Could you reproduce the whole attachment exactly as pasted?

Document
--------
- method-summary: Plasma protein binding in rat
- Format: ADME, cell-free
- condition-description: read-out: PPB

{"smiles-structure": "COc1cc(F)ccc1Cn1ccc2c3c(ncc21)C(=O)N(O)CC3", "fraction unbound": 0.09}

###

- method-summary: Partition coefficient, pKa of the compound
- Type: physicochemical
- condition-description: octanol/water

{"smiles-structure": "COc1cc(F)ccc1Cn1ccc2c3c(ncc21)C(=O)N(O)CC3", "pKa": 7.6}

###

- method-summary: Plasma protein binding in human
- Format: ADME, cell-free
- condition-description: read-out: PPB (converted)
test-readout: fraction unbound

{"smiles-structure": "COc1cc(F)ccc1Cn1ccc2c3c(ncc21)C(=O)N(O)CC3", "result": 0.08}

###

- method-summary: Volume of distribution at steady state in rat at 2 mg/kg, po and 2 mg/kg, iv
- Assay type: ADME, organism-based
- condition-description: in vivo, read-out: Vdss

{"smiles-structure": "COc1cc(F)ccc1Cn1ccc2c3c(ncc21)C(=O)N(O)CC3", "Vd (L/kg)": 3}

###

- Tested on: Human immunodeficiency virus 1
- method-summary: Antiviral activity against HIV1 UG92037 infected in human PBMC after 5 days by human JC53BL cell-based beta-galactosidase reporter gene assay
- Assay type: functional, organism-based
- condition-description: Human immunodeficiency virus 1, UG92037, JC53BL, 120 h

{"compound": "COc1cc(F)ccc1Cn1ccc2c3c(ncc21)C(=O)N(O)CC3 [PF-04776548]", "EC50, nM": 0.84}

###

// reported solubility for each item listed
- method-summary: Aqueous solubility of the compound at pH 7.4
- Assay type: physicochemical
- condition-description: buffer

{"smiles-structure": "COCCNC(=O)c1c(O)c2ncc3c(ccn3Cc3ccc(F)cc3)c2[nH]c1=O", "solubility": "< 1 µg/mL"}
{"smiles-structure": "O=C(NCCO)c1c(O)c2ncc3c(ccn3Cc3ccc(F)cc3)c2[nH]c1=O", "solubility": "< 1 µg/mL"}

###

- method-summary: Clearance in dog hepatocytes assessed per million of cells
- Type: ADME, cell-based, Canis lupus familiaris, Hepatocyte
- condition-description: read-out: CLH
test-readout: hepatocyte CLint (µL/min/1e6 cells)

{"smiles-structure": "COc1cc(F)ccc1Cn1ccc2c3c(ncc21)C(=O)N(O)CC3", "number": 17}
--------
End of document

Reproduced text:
- method-summary: Plasma protein binding in rat
- Format: ADME, cell-free
- condition-description: read-out: PPB

{"smiles-structure": "COc1cc(F)ccc1Cn1ccc2c3c(ncc21)C(=O)N(O)CC3", "fraction unbound": 0.09}

###

- method-summary: Partition coefficient, pKa of the compound
- Type: physicochemical
- condition-description: octanol/water

{"smiles-structure": "COc1cc(F)ccc1Cn1ccc2c3c(ncc21)C(=O)N(O)CC3", "pKa": 7.6}

###

- method-summary: Plasma protein binding in human
- Format: ADME, cell-free
- condition-description: read-out: PPB (converted)
test-readout: fraction unbound

{"smiles-structure": "COc1cc(F)ccc1Cn1ccc2c3c(ncc21)C(=O)N(O)CC3", "result": 0.08}

###

- method-summary: Volume of distribution at steady state in rat at 2 mg/kg, po and 2 mg/kg, iv
- Assay type: ADME, organism-based
- condition-description: in vivo, read-out: Vdss

{"smiles-structure": "COc1cc(F)ccc1Cn1ccc2c3c(ncc21)C(=O)N(O)CC3", "Vd (L/kg)": 3}

###

- Tested on: Human immunodeficiency virus 1
- method-summary: Antiviral activity against HIV1 UG92037 infected in human PBMC after 5 days by human JC53BL cell-based beta-galactosidase reporter gene assay
- Assay type: functional, organism-based
- condition-description: Human immunodeficiency virus 1, UG92037, JC53BL, 120 h

{"compound": "COc1cc(F)ccc1Cn1ccc2c3c(ncc21)C(=O)N(O)CC3 [PF-04776548]", "EC50, nM": 0.84}

###

// reported solubility for each item listed
- method-summary: Aqueous solubility of the compound at pH 7.4
- Assay type: physicochemical
- condition-description: buffer

{"smiles-structure": "COCCNC(=O)c1c(O)c2ncc3c(ccn3Cc3ccc(F)cc3)c2[nH]c1=O", "solubility": "< 1 µg/mL"}
{"smiles-structure": "O=C(NCCO)c1c(O)c2ncc3c(ccn3Cc3ccc(F)cc3)c2[nH]c1=O", "solubility": "< 1 µg/mL"}

###

- method-summary: Clearance in dog hepatocytes assessed per million of cells
- Type: ADME, cell-based, Canis lupus familiaris, Hepatocyte
- condition-description: read-out: CLH
test-readout: hepatocyte CLint (µL/min/1e6 cells)

{"smiles-structure": "COc1cc(F)ccc1Cn1ccc2c3c(ncc21)C(=O)N(O)CC3", "number": 17}